Nearly every Floridian recognizes that we must conserve water resources. The quality of life we enjoy depends upon our success at accomplishing this objective.
Explosive growth in our state’s population since the 1950s has placed heavy demand upon water, land and other natural treasures. If current projections are accurate, more than 31 million people will claim residence here in 2050 — nearly double the 2010 census count.
Water management district officials, utility managers and university researchers have warned that the steadily increasing volume of water consumption could lead to an emergency previously unknown in Florida.
In sharp contrast to this general trend of water consumption, farm families have taken steps to slash their use of the resource. According to field monitoring data compiled by the Florida Department of Agriculture and Consumer Services, farmers and ranchers across the state currently conserve 11 billion gallons of water each year.
During the past two decades the installation of state-of-the-art systems of water management on farm properties such as micro-jet irrigation for citrus trees and comprehensive water recycling has made this tangible record of accomplishment possible. Farm owners large and small have invested substantial portions of their assets with the conservation of water as a top priority.
Many other citizens have begun to recognize that farmers are the first stewards of natural resources. We share the same overall environmental goals.
As Charles Lee of Audubon Florida recently noted, water storage on farm properties serves both natural ecosystems and human need. “We think the farmers are the potential salvation of these systems simply because their land areas are so large and the capacity to hold water on their land is so great,” Lee said. He also agreed that the benefit deserves compensation.
Conservation by farm families also addresses the issue of water quality. These families have enrolled more than 9 million acres of agricultural land under the state’s Best Management Practices programs. Their willingness to embrace the most advanced, science-based natural resource management techniques available while welcoming expert assessments of their efforts continues to produce measureable results.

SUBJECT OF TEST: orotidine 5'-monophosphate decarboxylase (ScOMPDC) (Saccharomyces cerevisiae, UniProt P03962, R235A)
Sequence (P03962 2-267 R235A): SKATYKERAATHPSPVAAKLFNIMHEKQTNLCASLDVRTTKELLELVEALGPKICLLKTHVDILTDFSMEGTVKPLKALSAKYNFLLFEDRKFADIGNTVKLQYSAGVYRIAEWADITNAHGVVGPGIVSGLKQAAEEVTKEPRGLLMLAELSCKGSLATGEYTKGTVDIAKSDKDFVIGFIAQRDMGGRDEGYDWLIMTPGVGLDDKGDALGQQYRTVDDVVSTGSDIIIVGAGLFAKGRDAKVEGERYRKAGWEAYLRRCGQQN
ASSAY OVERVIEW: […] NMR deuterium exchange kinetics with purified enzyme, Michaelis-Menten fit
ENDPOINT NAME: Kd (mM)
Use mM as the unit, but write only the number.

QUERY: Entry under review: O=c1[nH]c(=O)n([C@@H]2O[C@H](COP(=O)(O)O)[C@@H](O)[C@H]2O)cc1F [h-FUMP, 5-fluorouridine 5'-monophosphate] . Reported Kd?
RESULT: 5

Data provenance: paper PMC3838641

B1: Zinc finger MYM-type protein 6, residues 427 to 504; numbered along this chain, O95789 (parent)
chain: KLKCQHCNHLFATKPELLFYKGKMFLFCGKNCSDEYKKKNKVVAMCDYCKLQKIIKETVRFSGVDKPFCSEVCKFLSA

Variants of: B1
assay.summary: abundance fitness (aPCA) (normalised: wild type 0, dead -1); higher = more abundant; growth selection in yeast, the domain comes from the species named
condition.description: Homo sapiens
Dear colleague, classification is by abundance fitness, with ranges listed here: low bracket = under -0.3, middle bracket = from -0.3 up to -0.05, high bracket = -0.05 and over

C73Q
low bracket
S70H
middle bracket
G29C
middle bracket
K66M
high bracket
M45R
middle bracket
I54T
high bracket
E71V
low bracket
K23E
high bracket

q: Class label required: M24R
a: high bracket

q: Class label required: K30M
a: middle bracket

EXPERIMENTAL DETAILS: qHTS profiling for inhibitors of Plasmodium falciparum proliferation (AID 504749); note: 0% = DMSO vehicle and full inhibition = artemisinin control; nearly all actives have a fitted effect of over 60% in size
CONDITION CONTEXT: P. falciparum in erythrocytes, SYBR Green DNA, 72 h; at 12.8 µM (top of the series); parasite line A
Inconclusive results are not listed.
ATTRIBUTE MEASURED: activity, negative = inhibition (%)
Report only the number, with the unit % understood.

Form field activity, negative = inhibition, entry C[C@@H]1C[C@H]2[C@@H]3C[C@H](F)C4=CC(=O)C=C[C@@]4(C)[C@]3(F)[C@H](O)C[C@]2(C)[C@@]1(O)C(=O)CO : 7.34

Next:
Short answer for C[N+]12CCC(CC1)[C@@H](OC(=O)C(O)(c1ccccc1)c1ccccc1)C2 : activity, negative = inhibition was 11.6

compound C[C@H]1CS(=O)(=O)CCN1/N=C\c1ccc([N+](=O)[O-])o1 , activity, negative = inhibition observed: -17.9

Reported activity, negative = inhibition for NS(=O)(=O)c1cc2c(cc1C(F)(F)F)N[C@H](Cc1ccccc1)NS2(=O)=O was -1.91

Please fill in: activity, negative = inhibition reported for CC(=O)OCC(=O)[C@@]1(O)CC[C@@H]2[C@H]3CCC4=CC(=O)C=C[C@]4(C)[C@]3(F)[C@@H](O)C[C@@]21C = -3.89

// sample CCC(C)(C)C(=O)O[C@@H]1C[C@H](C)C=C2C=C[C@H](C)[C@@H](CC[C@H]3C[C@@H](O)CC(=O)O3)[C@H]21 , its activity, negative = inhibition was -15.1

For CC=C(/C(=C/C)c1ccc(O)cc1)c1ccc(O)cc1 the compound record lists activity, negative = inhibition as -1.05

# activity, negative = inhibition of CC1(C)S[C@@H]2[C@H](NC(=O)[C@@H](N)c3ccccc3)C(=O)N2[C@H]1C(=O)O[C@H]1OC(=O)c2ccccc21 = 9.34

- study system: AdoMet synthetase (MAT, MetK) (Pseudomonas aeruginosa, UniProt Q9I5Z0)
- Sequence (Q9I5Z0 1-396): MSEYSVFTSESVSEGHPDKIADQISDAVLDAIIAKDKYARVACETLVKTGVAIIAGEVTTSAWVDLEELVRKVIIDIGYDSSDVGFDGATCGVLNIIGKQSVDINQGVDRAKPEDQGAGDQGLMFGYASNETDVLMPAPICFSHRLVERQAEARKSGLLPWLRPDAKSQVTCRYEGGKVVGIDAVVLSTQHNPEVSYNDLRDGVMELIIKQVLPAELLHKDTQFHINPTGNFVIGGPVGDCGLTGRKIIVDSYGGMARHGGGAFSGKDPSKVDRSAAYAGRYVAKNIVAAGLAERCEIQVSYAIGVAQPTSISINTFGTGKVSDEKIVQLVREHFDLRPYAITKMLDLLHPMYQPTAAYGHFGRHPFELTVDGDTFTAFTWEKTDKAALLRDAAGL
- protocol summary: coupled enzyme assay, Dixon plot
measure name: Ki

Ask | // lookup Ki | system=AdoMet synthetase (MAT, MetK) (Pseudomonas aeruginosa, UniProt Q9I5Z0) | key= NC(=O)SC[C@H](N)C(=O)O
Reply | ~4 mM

The Florida Department of Environmental Protection has determined that citrus growers in south-central Florida reduced nitrogen levels in groundwater by nearly 33 percent in three years with their advanced management efforts.
The South Florida Water Management District has reported that farmers in the Everglades Agricultural Area cut phosphorus levels by 71 percent in water flowing from their properties during 2012.
Florida Farm Bureau’s County Alliance for Responsible Environmental Stewardship (CARES) program highlights these and many similar achievements. More than 600 farm owners around the state have received a CARES award since 2001. The award signifies that each recipient has implemented an effective strategy for conserving natural resources. Independent experts confirm the practical success of the strategy.
We expect that much additional evidence of positive environmental conservation triumphs by our farmers and ranchers will be forthcoming.
Our deep appreciation for and careful management of water resources must not lead us to overlook other material needs of human beings. The timeless responsibility for preserving the sources of life also includes attention to related qualities of existence for ourselves and for other people.
That responsibility can only be fulfilled by devoting attention to the multiple challenges of our society. We must pursue a balanced approach that supports our economy and our communities.
We must do so in the spirit of collaboration, recognizing that no dramatic, overnight remedy will likely present itself.
John Hoblick is president of the Florida Farm Bureau.